October 03, 2018
ITEEA's Elementary STEM Council's Innovative Grand Design Challenge!
The winning Challenge earns a one-year I-STEM Education Group Membership as well as one free hotel night in Kansas City, AND a spot in ITEEA's STEM Showcase!
In 2008, the U.S. National Academy of Engineering (NAE) identified 14 Grand Challenges for Engineering in the 21st Century. The Grand Challenges were designed to cause students and educators to think about solutions to the big challenges affecting all of our lives. It’s now time for elementary-aged students to get in on the action and show the world that they can solve big STEM design problems as well. ITEEA's Elementary STEM Council is sponsoring the Global Design Challenge for Elementary STEM (GDC) to provide students with a chance to solve a real problem and show the world that everyone can help find solutions to these global challenges.
Elementary STEM students from around the world will work in small design teams to solve the GDC outlined below. As students attempt to solve the GDC, the elementary classroom teacher will document the process with a simple portfolio that describes the problem-solving process, the products developed, results of product testing, as well as the final product presentations. Photos and descriptions of proposed solutions will be posted on the ITEEA Elementary STEM Council Facebook page and ultimately, the team with the most elegant solution to the GDC will be provided an opportunity to present their solution at the STEM Showcase at ITEEA's 81st Conference in Kansas City, MO, March 27-30, 2019. This team will also be featured in the May 2019 issue of The Elementary STEM Journal (formerly Children’s Technology and Engineering).
The Global Design Challenge
Two of the original Grand Challenges (NAE, 2008), called for engineers to 1) design new tools for scientific discovery; and, 2) engineer better medicines. Just type the words “grand challenges” into your Internet browser for more information about these challenges. This Global Design Challenge calls on you and your team to develop a product that might partially solve both of these grand challenges.
Most doctors and parents agree that getting kids to take necessary medicine can be a real challenge. If the child doesn’t like the way the medicine is administered, is uncomfortable, or doesn’t like the taste of the medicine, giving required medicine can be a daily struggle for parents and children. Anthony de Mello tells a story about a man who began to give large doses of cod-liver oil to his dog because he had been told that it was good for it. Each day he would hold the head of the protesting dog between his knees, force its jaws open, and pour the liquid down its throat. One day the dog broke loose and spilled the oil on the floor. Then to the man's great surprise, the dog licked the oil from the floor and the spoon. That’s when he discovered that what the dog had been fighting was not the oil, but his method of administering it.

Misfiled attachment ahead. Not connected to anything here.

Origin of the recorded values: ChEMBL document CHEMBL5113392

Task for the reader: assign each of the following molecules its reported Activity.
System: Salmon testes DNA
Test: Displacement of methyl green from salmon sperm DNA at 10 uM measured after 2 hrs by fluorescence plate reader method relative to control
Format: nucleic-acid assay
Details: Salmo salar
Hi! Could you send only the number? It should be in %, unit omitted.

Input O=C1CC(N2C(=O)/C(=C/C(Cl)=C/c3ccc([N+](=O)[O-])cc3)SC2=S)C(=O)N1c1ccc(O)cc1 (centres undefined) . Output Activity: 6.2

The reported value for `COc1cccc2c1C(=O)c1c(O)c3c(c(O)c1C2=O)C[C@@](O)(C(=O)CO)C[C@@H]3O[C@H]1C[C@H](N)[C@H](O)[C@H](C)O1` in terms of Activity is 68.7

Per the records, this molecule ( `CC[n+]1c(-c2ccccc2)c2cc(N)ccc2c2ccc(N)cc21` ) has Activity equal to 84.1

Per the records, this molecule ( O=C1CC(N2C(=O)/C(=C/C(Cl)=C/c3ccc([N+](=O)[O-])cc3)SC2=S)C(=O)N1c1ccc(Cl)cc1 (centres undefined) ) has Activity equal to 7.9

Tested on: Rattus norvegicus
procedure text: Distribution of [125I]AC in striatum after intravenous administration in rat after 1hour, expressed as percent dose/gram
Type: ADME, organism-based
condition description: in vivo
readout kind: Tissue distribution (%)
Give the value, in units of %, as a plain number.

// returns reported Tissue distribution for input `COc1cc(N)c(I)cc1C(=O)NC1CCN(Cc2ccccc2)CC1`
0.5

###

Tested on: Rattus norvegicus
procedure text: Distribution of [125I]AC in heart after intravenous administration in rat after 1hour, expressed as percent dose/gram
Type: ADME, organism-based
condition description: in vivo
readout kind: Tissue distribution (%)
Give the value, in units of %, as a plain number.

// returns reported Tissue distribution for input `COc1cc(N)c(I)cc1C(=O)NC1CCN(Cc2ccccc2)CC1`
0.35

Design Challenge Outline:
“Just a spoonful of sugar makes the medicine go down,” according to the beloved nanny Mary Poppins! Have your students work in small design teams to solve the innovative challenge of how to administer liquid medicine for young children.
Can you work as a member of a small design team to develop a better product or tool that can be used to give small children doses of liquid medicine?
To the Teacher:
Anthony de Mello. Dog and the Cod Liver Oil. http://www.spiritual-short-stories.com/spiritual- short- story-372-Dog+and+the+Cod+Liver+Oil.html#sthash.QnqL94N2. dpuf. Downloaded on March 14, 2016.
U.S. National Academy of Engineering. Grand Challenges. http://www.engineeringchallenges.org/ GrandChallengeScholarsP rogram.aspx. Downloaded on March 14, 2016.
The Winning Team's Teacher Will Receive:
Includes Principal (or Designee) and all teachers/staff within each building, each of whom will each receive on a regular basis throughout the year:
Entire Faculty Membership Benefits include:
Questions can be directed to Michael Daugherty, email@example.com, Virginia Jones, firstname.lastname@example.org, or Thomas Roberts, email@example.com.
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